Marie Annharte Baker’s fourth book of poems, Indigena Awry, collects a decade’s worth of verse—fifty-nine poems. Set noticeably in Winnipeg and Vancouver, but in many other places on either side of the Medicine Line as well, the poems are a laser-eyed meander through contested streets filled with racism, classism and sexism.
With a title derived from John A. Macdonald’s moniker for the Métis, The Pemmican Eaters explores Marilyn Dumont’s sense of history as the dynamic present. Combining free verse and metered poems, her latest collection aims to recreate a palpable sense of the Riel Resistance period and evoke the geographical, linguistic/cultural, and political situation of Batoche during this time through the eyes of those who experienced the battles, as well as through the eyes of Gabriel and Madeleine Dumont and Louis Riel.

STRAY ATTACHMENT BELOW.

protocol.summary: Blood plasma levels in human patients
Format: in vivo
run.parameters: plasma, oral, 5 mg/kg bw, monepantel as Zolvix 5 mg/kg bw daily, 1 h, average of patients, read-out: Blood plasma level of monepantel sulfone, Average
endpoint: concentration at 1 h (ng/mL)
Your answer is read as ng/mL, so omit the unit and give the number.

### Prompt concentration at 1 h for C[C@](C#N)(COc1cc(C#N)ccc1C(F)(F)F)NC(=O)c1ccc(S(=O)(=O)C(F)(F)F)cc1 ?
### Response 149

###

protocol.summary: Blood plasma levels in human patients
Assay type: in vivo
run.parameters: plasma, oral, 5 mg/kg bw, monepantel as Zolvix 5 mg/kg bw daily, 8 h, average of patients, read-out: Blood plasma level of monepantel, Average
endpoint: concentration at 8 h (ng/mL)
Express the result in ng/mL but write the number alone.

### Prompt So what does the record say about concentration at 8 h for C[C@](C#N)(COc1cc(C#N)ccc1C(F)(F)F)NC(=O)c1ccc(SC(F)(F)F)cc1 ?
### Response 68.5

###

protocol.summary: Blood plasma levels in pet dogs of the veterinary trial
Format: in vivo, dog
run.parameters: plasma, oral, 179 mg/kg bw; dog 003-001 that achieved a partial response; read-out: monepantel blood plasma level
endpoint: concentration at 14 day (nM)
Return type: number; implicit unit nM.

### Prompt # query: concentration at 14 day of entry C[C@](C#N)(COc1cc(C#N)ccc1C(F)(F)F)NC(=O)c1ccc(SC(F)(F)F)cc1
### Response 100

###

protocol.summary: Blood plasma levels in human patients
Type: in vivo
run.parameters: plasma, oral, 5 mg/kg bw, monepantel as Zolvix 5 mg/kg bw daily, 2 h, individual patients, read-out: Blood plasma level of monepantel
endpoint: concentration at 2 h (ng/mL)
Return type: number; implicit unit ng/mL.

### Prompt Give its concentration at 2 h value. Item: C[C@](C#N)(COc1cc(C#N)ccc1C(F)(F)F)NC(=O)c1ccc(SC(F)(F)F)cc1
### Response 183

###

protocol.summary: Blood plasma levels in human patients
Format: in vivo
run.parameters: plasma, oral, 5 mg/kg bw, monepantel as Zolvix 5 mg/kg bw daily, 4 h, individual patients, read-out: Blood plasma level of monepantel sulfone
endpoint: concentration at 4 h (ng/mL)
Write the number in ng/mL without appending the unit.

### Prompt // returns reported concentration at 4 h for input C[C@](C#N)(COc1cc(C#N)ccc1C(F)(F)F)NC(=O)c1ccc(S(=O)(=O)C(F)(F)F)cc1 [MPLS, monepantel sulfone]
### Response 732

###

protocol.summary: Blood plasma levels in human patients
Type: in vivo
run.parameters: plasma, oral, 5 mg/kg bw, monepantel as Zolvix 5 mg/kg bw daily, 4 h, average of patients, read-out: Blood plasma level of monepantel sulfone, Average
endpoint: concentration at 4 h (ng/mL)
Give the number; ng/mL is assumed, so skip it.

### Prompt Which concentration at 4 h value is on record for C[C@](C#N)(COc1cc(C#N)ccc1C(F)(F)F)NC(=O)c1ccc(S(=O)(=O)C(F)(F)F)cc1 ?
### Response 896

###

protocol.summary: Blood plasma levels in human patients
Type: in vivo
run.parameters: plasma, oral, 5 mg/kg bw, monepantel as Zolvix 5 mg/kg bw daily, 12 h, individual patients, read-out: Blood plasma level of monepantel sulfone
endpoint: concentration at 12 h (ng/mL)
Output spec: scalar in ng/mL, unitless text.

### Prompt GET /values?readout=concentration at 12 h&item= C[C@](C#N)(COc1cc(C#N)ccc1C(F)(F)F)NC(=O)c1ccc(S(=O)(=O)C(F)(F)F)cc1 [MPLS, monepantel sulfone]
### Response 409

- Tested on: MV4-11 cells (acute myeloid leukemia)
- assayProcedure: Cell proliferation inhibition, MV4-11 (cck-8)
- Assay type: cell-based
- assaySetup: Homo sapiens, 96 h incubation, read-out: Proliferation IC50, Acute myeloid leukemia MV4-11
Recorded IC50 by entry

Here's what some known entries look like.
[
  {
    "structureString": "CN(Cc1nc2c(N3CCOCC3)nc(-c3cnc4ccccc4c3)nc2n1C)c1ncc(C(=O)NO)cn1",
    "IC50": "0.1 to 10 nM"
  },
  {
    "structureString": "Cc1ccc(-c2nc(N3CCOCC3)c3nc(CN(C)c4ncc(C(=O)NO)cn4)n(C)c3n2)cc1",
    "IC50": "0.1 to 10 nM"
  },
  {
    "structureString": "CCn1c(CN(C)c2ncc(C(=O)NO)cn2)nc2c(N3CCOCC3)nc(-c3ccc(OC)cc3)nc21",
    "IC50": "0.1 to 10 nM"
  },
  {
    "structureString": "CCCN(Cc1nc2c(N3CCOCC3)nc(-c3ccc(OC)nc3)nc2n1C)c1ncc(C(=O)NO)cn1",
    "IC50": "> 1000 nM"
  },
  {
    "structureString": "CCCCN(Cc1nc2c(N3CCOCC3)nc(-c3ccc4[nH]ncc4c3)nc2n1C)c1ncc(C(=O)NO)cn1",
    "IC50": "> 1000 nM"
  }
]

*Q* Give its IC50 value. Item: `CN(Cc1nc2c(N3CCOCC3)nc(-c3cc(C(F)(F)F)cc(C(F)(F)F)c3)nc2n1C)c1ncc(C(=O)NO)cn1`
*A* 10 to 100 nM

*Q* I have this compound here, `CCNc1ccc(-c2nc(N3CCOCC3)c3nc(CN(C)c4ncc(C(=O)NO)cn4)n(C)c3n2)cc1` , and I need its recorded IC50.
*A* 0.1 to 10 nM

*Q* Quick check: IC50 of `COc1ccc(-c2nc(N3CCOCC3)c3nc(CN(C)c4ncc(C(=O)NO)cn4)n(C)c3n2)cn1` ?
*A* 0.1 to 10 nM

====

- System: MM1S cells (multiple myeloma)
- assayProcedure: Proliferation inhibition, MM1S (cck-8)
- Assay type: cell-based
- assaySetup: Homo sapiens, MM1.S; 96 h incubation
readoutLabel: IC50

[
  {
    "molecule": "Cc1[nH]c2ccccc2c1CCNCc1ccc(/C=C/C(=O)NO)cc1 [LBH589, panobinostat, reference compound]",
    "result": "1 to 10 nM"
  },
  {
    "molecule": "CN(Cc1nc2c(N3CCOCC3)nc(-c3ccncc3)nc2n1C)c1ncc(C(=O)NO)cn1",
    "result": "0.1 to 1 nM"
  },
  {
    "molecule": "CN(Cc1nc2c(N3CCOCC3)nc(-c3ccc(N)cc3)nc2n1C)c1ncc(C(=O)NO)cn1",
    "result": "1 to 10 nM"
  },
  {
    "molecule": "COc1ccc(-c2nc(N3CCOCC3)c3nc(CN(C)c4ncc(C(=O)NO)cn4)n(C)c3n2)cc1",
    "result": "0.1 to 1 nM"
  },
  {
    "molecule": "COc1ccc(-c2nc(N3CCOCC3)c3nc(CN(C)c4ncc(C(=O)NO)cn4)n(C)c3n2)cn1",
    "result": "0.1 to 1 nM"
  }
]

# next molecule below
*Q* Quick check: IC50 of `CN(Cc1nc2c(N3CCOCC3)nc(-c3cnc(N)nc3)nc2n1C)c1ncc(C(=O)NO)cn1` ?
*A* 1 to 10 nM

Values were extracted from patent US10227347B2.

Angular Unconformity: Collected Poems 1970-2014 shows us a life’s work in cross-section, a restless and humane intelligence, ever searching, ever shifting, finding meaning in our blink-of-an-eye existence against a backdrop of geological time unimaginable in its scale. The first comprehensive collection of Don McKay ’s poetry displays his gift for thinking through metaphor, as he channels a profound philosophical discourse through plain language and striking imagery. In his poetry, disciplined attention and contemplation break through the commonplace and illuminate an ecological understanding of the world as it is.